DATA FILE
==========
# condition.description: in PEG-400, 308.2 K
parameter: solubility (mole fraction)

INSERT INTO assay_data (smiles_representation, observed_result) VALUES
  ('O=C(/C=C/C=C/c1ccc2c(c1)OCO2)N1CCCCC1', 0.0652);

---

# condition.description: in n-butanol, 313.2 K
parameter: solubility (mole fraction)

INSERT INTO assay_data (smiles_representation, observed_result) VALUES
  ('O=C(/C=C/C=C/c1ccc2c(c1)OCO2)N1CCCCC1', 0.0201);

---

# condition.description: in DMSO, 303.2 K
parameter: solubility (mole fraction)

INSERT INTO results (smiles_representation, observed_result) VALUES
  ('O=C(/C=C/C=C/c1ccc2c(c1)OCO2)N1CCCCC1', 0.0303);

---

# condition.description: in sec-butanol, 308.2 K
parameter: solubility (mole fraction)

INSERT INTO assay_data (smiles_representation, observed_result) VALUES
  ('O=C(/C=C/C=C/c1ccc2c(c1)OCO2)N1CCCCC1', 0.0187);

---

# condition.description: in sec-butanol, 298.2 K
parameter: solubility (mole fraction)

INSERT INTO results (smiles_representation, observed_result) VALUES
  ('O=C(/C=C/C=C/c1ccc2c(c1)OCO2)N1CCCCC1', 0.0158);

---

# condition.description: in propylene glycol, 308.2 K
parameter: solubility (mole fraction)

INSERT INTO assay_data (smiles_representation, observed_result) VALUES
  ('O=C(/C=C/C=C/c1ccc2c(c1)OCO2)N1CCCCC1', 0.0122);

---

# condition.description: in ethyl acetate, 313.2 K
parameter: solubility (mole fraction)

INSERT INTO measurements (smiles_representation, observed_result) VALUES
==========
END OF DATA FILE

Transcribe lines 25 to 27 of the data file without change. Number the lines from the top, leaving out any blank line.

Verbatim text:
---

# condition.description: in propylene glycol, 308.2 K
parameter: solubility (mole fraction)